Our hope, then is multi-faceted: it is the hope of Christ’s work in us now and the hope of an eternity in God’s presence. It is the hope of the resurrection from the dead, the hope of bodies transformed and spirits renewed. It is the hope of abundant lives now, full of the grace and mercy we have been given, being given to others. It is the hope that we cling to, by faith, and that in this place we have resolved to give away. It is the hope that defines us as Christians, as those who know who God is and what God has promised and the hope that allows us to believe that the faithfulness of God is foundational to who we are now and who we will be as God continues the transforming work in each of us through the power of the Holy Spirit.
Even Job, as we read in our scriptures from the lectionary today, had a grasp on this hope, although he had no view of Christ in his life. Listen again to Job’s words from Job 19:25-27:
I know that my redeemer[b] lives,
and that in the end he will stand on the earth.[c]
26 And after my skin has been destroyed,
yet[d] in[e] my flesh I will see God;
27 I myself will see him
with my own eyes—I, and not another.
How my heart yearns within me!
This is a man who has lost absolutely everything. We tend to revere him for patience, as though his losses somehow gave him the ability to withstand longer. But I submit that what we should remember Job for is his willingness to question and his willingness to believe despite the circumstances: for the hope that he stubbornly held onto even when everything was terrible. He clung to hope when all else was lost, when even his wife would have him curse God and die. Job’s hope is pre-Jesus, but Jesus helps us know that Job’s hope was not in vain, that Job’s hope was right, and that our hope then is right and not in vain.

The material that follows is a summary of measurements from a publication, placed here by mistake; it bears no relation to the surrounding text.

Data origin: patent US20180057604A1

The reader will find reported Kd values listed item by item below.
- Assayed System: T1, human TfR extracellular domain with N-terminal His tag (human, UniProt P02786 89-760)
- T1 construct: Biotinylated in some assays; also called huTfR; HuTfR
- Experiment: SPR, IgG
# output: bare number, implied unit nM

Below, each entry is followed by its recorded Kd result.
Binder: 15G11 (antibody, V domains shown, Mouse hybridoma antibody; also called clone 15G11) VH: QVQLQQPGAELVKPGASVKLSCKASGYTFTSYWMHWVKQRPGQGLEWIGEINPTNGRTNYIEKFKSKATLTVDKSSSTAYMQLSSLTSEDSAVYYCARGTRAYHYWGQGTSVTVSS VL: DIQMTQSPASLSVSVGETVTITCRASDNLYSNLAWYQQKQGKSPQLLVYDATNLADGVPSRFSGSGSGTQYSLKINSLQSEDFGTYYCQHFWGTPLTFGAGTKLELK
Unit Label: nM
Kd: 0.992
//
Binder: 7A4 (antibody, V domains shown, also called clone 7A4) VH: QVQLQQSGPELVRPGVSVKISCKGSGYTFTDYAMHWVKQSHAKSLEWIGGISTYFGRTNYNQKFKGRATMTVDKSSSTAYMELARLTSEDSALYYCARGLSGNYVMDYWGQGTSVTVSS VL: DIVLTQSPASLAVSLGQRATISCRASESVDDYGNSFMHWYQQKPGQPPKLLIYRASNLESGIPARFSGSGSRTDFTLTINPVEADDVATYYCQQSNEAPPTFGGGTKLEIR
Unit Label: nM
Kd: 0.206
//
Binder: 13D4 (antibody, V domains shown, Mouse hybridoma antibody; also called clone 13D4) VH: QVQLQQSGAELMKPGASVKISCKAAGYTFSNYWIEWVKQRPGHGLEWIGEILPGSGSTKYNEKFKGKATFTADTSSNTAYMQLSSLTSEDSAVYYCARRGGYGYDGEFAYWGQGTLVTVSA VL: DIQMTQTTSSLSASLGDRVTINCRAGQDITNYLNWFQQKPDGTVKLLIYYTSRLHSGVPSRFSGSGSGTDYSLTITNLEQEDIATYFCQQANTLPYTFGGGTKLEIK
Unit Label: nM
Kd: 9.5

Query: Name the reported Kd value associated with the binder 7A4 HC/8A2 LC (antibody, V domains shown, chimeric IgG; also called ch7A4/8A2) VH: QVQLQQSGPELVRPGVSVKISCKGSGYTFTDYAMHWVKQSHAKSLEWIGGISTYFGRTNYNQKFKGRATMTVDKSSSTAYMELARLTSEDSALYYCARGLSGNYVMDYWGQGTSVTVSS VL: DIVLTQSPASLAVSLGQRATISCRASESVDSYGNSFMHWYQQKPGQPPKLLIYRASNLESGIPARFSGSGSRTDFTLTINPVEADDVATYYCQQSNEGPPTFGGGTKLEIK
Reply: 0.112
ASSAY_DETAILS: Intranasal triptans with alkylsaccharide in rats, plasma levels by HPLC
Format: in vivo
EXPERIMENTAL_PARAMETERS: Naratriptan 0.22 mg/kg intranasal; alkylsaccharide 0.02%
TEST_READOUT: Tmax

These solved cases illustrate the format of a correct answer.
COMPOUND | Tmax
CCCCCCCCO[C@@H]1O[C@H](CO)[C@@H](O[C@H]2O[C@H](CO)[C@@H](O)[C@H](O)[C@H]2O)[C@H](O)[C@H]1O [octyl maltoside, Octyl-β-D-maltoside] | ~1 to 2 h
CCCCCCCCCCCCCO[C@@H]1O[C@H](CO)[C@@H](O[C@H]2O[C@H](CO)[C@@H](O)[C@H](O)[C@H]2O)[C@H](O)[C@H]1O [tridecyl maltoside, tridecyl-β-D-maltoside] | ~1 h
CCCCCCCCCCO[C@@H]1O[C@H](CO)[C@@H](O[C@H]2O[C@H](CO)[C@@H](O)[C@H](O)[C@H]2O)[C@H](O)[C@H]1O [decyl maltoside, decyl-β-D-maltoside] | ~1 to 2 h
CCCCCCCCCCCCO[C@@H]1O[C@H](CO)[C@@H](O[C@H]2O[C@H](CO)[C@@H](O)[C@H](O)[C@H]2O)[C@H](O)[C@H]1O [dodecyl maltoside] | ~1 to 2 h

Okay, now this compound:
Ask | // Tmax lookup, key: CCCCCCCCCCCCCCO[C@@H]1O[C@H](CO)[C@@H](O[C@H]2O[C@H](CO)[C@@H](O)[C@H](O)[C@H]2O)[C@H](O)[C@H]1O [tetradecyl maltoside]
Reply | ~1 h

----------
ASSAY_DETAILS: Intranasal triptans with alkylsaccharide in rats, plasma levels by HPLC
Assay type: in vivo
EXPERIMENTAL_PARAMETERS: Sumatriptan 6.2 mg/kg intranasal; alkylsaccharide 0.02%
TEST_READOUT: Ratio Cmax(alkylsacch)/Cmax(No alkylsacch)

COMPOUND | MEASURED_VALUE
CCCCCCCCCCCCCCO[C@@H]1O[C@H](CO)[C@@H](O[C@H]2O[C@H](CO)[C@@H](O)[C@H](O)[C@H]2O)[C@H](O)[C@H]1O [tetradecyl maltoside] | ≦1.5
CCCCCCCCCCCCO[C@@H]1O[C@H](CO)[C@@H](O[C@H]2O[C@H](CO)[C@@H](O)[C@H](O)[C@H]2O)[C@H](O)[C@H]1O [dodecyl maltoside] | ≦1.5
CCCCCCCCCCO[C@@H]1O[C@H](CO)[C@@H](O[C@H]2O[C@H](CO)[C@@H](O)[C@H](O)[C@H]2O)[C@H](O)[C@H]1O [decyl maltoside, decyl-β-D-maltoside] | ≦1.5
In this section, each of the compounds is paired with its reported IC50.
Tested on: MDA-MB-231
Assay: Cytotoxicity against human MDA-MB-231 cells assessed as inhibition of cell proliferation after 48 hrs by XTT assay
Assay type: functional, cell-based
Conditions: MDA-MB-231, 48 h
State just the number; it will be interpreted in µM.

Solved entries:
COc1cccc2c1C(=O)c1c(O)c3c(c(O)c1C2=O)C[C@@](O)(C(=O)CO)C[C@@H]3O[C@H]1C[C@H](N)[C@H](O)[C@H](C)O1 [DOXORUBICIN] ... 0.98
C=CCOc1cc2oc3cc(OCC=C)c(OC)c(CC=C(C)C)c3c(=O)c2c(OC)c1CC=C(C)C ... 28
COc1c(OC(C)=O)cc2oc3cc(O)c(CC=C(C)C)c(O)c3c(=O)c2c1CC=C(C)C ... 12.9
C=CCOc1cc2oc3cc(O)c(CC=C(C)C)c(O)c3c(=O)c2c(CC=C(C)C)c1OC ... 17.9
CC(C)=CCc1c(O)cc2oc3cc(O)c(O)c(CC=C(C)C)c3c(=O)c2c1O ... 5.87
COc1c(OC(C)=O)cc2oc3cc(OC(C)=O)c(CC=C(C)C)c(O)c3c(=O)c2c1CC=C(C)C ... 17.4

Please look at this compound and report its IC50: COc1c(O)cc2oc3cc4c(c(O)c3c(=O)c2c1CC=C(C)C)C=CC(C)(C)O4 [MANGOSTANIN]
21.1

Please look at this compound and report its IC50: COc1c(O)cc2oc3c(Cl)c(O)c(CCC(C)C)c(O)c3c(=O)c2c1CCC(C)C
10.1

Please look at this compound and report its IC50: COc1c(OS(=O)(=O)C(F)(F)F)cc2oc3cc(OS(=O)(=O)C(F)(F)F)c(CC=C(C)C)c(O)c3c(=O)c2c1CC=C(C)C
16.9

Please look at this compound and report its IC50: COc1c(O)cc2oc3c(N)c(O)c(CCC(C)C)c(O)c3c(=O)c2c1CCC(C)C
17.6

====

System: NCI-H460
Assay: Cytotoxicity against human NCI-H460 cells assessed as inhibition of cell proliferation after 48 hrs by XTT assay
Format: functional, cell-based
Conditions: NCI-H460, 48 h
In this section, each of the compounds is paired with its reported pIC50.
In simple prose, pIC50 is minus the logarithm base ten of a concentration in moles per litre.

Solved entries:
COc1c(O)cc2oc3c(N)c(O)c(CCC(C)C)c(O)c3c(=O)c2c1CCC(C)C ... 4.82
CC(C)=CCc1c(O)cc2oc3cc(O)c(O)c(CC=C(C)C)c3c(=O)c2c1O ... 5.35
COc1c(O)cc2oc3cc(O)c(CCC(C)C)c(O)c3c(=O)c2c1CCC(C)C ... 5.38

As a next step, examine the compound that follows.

Our hope is also something that others can see and know that God is faithful. We have the opportunity to give our hope away by living into the hope that we have. We can serve those around us, which is what the author of Hebrews reminds us to do: Let’s see how inventive we can be in encouraging love and helping out, as Eugene Peterson tells us in the Message version of the book. We give hope away by encouraging others, by helping others to see who Jesus is, to see the hope we have fulfilled in the life we live for others.
The last part of that scripture reminds us that our hope is bigger and more real to us when we celebrate it and work it through together. In the NIV, this verse says “and do not give up meeting together, as some are in the habit of doing” because the author knows that the Church as a collective is needed for the fulfillment of our hope, too. We cannot hold onto the hope we have unless we do it together, unless we work through it collectively. We need one another. We need to see God at work in each other, we need to hear how God is doing things, we need to know where there are hurt people because we know hurt people need healing and sometimes we are the means for that healing and help. Our gatherings are about worship, too, worshiping God collectively is important. And all of the different aspects of worship draw us closer not only to each other, but to the God we love and serve.